Anyone who listens to pop radio regularly has probably been hit with this realization at one point or another – a ton of pop music sounds very similar. It seems like grandpa logic, but a growing body of research confirms what we all suspect: Pop music is actually getting more and more homogeneous. And now, thanks to a new study, they know why.
A new study, surveying more than 500,000 albums, shows simplicity sells best across all music genres. As something becomes popular, it necessarily dumbs down and becomes more formulaic. So if you're wondering why the top 10 features two Meghan Trainor songs that sound exactly the same and two Taylor Swift songs that sound exactly the same, scientists think they finally have the answer.
The study: In a recent study, researchers from the Medical University of Vienna in Austria studied 15 genres and 374 subgenres. They rated the genre's complexity over time — measured by researchers in purely quantitative aspects, such as timbre and acoustical variations — and compared that to the genre's sales. They found that in nearly every case, as genres increase in popularity, they also become more generic.
"This can be interpreted," the researchers write, "as music becoming increasingly formulaic in terms of instrumentation under increasing sales numbers due to a tendency to popularize music styles with low variety and musicians with similar skills."
So music all starts simplifying and sounding similar. Not only that, but complexity actually starts turning people off of musical styles. Alternative rock, experimental and hip-hop music are all more complex now than when they began, and each has seen their sales plummet. Startlingly few genres have retained high levels of musical complexity over their histories, according to the researchers. And ones that have — folk, folk rock and experimental music — aren't exactly big earners. Unless, of course, they fit into the Mumford & Sons/Lumineers pop-folk mold.
The findings are somewhat intuitive. Of course a genre will sell more once it forms an established sound that listeners can identify with. But the science is only proving the now-dominant truth of pop music: Record companies are only comfortable promoting things they already know will sell. And they know that now better than ever.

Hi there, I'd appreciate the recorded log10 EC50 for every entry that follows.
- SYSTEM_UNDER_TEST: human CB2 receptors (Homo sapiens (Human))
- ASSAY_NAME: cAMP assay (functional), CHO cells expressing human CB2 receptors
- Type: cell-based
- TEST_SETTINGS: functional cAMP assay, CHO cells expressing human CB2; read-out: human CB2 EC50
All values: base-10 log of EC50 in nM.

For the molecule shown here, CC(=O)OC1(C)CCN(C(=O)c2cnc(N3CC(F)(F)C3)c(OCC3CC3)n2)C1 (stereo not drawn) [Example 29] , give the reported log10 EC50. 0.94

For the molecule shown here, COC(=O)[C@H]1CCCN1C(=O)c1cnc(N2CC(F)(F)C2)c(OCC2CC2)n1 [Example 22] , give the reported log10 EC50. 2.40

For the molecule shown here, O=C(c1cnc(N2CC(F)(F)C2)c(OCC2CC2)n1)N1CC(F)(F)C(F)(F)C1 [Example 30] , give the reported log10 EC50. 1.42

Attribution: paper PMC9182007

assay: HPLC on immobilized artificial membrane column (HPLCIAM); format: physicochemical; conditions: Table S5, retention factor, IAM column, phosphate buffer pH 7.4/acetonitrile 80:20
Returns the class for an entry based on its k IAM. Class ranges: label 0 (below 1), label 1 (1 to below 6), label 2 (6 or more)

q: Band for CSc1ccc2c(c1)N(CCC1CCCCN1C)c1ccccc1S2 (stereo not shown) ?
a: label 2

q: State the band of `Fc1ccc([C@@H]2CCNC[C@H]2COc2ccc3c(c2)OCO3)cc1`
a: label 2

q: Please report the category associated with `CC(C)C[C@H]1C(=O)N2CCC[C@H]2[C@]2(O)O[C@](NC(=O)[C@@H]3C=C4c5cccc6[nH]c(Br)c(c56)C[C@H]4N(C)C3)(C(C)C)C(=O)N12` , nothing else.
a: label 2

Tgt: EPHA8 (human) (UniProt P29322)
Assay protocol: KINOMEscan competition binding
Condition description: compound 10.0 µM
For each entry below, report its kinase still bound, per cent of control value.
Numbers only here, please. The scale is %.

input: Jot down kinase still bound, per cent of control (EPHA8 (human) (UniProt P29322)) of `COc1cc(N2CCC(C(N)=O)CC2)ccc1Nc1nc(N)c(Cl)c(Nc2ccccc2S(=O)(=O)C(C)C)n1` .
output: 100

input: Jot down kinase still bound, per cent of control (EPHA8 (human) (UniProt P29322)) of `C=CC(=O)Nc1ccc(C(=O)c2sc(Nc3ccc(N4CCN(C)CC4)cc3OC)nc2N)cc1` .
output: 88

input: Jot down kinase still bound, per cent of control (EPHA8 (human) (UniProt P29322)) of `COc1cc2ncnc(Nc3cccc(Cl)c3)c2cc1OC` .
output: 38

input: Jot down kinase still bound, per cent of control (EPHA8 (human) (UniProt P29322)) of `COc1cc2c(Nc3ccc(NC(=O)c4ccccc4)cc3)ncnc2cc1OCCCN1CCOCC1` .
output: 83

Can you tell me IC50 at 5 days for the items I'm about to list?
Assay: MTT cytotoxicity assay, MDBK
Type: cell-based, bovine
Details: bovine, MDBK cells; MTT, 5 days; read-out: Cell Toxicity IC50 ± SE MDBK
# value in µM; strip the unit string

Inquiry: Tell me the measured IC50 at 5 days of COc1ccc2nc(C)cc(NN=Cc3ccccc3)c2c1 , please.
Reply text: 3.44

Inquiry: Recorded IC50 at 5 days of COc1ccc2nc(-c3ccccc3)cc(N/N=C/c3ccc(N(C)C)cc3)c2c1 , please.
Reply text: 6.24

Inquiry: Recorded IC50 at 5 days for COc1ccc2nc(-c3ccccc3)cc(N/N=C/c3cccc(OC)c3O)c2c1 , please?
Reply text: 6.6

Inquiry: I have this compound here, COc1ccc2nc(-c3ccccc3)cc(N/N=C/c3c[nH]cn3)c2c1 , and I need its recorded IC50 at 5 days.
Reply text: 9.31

Record labels are pouring resources into data analysis tools, using them to predict which songs will be the next breakout hit. According to Derek Thompson at the Atlantic, executives can use services like Shazam and HitPredictor to see which songs will break out next with surprising accuracy.
Once a worthy song or artist emerges from the data, radio conglomerates have mechanisms in place to ensure that music will connect with an audience. Clear Channel's "On the Verge" program is one of the most talked about. When a song is dubbed "On the Verge," every station in the Clear Channel network has to play it at least 150 times — blasting it to a potential network of about 245 million listeners. This undoubtedly helped launch Iggy Azalea to incredible new heights of success, which she may not have otherwise earned with her talent alone. And her success, in turn, is spawning legions of hip-hop pop imitators whom labels will choose to blast out because their chance at success has been proven. It's a cycle.
The study is right — and it's more of a problem now than ever. Iggy Azalea may be the harbinger of hip-hop's eventual homogenization, but she is only a pawn of the larger media circuit. As reported by the Atlantic, "Top 40 stations last year played the 10 biggest songs almost twice as much as they did a decade ago."
Human beings crave familiarity. Numerous psychological studies show that people choose songs they're familiar with over songs that more closely match their reported music tastes. Our somewhat manipulative music industry, which chooses familiar-sounding music and pushes it to listeners in massive quantities, knows well how to capitalize on those cravings. Genres standardize over time as a way to plug into this psychology. And then we hear the same songs, over and over again.
But there's a point at which that becomes tired, and the space opens for something revolutionary — something that totally shifts the way we think about music. If we're aware of these sort of trends and practices, we can better resist what they do to our music. We can champion the genuinely original and leave aside the derivative. We can make a better musical culture.